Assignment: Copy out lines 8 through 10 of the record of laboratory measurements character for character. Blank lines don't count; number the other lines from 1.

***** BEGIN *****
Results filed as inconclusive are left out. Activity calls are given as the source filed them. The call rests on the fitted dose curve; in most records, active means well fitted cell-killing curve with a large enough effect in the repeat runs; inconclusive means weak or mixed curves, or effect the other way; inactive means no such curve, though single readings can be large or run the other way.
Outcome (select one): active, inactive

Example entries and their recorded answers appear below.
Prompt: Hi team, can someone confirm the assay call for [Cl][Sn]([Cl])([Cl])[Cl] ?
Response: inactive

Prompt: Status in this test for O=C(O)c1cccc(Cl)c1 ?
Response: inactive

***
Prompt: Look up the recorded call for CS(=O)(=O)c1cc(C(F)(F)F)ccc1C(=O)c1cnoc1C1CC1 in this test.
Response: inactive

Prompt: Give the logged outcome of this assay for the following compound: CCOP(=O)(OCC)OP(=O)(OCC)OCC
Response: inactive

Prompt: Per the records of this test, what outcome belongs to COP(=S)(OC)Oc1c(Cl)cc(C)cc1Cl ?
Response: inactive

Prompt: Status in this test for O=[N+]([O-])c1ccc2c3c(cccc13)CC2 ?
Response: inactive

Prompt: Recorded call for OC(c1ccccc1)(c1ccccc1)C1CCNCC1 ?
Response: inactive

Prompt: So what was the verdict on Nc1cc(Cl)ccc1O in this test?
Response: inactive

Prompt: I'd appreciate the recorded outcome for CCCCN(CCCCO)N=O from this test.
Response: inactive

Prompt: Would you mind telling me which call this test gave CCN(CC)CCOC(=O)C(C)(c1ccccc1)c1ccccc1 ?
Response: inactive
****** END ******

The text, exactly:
***
Prompt: Look up the recorded call for CS(=O)(=O)c1cc(C(F)(F)F)ccc1C(=O)c1cnoc1C1CC1 in this test.
Response: inactive